"...everyone knows local and seasonal is the only way to achieve a healthy populace..."

              I would like to read more about this assertion. Do you have any references or links that would provide more information?

              1. re: John E.

                www.google.com
                www.yahoo.com

                have you heard of those sites? do a search for

                health benefits local food
                health benefits seasonal food

                "I would like to read more about this assertion"

                one only needs to open ones eyes and ears. to think you're on a food-centric message board and be unaware of the importance of being a locavore and eating only seasonal food.

                1. re: epabella

                  Erik, I live in Minnesota. We cannot get local vegetables for over 7 months a year. If we didn't get fresh fruit and vegetables from California (and elsewhere) we'd have none. How is not eating fresh fruits and vegetables helpful in achieving a healthy populace? Plus, we would not be able to eat any seafood. I'm sure where you live you can get all the fresh fruits, vegetables and seafood you would like to have year-round. That is not the case here. I made a civil request. Please respond in kind.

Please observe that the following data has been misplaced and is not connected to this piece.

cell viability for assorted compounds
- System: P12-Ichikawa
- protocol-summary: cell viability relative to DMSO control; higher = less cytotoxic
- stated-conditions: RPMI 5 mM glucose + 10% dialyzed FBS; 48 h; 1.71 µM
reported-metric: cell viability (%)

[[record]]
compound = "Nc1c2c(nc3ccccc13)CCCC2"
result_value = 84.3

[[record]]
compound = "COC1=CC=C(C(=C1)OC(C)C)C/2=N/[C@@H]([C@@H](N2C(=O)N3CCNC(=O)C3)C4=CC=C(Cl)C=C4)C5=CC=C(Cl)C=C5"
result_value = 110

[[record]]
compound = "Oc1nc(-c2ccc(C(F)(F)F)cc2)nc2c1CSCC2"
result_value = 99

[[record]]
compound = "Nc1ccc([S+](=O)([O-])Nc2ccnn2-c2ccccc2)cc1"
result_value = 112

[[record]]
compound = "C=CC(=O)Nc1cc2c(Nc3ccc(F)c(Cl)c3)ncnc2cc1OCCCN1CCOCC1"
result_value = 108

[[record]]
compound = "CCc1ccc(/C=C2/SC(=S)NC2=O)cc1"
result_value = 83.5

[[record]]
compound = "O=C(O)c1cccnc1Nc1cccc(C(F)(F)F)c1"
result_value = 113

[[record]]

1. re: John E.

                    One thought-provoking but easy-to-read book on the topic is by Barbara Kingsolver. It's called Animal, Vegetable, Miracle, and you should be able to get it in any library, as she is a popular novelist as well. In the book, she describes her family's year-long attempt to live on only local food, much of it raised /grown by them, on her husband's family farm in...oh, dear, somewhere in the south--my mind's a blank...Virginia? Anyway, the story and her family's reactions are interesting enough, and her husband created sidebars (I listened to the book on audio so not sure how it was presented visually) on scientific topics related to their endeavor, including some pretty horrifying statistics on the costs of transport but also an explanation of why some of the things Monsanto and others of its ilk are doing are so bad for the planet in the long run.

                    Obviously in some things they had an easier time than those of you who have really short growing seasons, and the issue of fruit was a big one the first winter, before they had had an opportunity to freeze a lot of the produce they had grown. They DID talk about finding rhubarb at the farmers' market, which would be fine for me, but my best friend thinks rhubarb tastes like medicine and I guess you are either for or against it. ;-)